Carnivore bites off too much

Two years ago, the FBI unleashed Carnivore against Osama bin Laden's terrorist network, but the Internet spyware intercepted so much unrelated e-mail that the FBI stopped using it and might have destroyed information it collected related to the terrorists.

An internal FBI memo sent in April 2000 complained that when the spyware was used a month earlier to intercept al Qaeda e-mail messages, Carnivore acted more like an omnivore.

"The FBI software not only picked up the e-mails under the electronic surveillance [order] but also picked up e-mails on noncovered targets," said the memo, which was sent to Marion "Spike" Bowman, the FBI's associate general counsel. "The FBI technical person was apparently so upset that he destroyed all the e-mail take," including the e-mail messages the FBI was permitted to intercept, the memo said.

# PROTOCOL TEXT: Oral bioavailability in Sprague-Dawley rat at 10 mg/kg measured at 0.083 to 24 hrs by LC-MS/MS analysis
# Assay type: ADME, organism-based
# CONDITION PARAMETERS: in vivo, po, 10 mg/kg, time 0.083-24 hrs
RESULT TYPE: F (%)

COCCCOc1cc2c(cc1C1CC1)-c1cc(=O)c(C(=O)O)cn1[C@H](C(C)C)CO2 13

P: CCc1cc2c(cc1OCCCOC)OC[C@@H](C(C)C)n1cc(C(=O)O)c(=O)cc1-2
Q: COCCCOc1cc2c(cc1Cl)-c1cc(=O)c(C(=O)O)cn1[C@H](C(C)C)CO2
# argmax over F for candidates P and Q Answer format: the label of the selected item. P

Intercepting messages not covered by court authorization would have violated federal wiretap laws, according to the Electronic Privacy Information Center, which obtained the memo through a Freedom of Information Act lawsuit.

David Sobel, general counsel for the center, said the memo and other information released by the FBI "confirm what many of us have believed for two years — Carnivore is a powerful but clumsy tool that endangers the privacy of innocent American citizens."

FBI documents show that its officials also worried that "the improper capture of data" by Carnivore could "seriously 'contaminate' ongoing investigations."

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